Europe sets ball rolling on accounting reforms

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The European Commission this month unleashed a package of business administration and financial reporting reforms.

The responsibile busines project aims to unify the fourth (78/660/EEC) and seventh (83/349/EEC) European accounting directives into a single framework, accompanied by proposals to introduce country-by-country reporting for extractive industries. More corporate responsibility reporting is on the cards as part of the commission’s related “social business initiative”.

Introducing the package, the commission said it had adopted “small first” as a guiding principle to lessen the administrative burden on European businesses. The proposed “mini-regime” would allow small firms to fulfil their statutory accounting requirements with a simpler profit and loss account, balance sheet and a limited number of accompanying notes. There would also no longer be an EU requirement for small companies to have an audit. The UK government has already signalled its intention to enact the reforms in this country.

When the UK government first highlighted the proposals back in June, AccountingWEB members gave them a hostile response - particularly in view of the additional requirement HMRC introduced this year to file electronic statutory accounts in iXBRL format alongside Corporation Tax returns.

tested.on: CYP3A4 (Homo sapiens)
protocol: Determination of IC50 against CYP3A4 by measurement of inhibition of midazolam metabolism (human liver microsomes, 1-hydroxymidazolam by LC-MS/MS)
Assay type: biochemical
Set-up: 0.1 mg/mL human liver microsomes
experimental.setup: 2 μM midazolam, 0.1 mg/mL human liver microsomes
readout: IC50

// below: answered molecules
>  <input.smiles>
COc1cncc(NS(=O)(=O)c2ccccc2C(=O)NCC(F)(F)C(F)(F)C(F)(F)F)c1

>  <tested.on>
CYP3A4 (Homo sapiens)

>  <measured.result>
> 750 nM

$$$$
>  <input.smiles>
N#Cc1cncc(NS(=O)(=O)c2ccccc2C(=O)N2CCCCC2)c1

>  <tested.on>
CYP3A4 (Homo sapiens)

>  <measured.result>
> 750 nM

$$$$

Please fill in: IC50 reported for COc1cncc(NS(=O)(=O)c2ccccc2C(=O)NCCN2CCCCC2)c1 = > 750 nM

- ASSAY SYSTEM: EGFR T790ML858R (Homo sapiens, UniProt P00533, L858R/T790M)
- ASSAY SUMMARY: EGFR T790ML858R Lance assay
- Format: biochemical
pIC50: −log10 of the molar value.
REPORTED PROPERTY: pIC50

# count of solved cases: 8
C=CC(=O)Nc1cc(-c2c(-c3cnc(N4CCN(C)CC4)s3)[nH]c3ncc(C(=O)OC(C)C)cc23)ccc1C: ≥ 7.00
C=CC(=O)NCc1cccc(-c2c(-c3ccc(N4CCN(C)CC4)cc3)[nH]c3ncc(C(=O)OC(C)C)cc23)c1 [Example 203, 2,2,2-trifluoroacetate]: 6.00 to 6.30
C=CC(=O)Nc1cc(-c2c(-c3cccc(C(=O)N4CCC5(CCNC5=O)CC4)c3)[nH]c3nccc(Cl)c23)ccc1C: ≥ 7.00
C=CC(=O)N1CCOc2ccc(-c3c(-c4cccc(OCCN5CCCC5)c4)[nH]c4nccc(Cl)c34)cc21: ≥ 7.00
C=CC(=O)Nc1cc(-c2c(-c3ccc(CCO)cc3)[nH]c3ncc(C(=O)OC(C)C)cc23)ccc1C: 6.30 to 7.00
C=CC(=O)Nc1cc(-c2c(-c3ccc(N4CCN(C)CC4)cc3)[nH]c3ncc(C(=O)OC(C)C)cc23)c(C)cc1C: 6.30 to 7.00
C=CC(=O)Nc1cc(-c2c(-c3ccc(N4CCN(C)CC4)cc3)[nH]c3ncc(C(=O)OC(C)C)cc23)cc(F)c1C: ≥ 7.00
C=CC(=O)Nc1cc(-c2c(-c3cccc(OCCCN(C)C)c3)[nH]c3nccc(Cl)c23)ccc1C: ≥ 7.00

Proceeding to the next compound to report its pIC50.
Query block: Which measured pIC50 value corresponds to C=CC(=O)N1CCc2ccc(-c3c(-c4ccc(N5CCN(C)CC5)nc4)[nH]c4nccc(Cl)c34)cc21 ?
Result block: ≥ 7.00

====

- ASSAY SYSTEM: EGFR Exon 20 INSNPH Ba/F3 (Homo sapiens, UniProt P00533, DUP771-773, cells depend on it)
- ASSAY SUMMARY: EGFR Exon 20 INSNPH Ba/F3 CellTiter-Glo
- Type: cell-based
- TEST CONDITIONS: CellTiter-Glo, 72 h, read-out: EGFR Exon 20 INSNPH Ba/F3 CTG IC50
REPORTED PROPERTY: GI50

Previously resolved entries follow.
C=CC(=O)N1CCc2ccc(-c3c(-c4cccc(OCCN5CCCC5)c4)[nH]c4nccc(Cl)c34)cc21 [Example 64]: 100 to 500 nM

“No sooner have we tooled up for iXBRL than they abolish it,” quipped AccountingWEB member Carnmores, while laronde123 added: “Most micro business do not keep proper accounts and therefore without the assistance and overview of an accountant would not be able to produce accurate accounts.”

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About John Stokdyk

John Stokdyk is the global editor of AccountingWEB UK and


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04th Nov 2011 11:08

Rome burns

Brilliant!  This coming from the bureaucracy which does not use double entry and whose auditors have consistently refused to sign off its accounts for the thick end of 20 years.

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04th Nov 2011 11:23

And Europe's accounts?

Does this finally mean their own accounts will be signed-off, following 16 consecutive years of the Court of Auditors refusing to sign-off??


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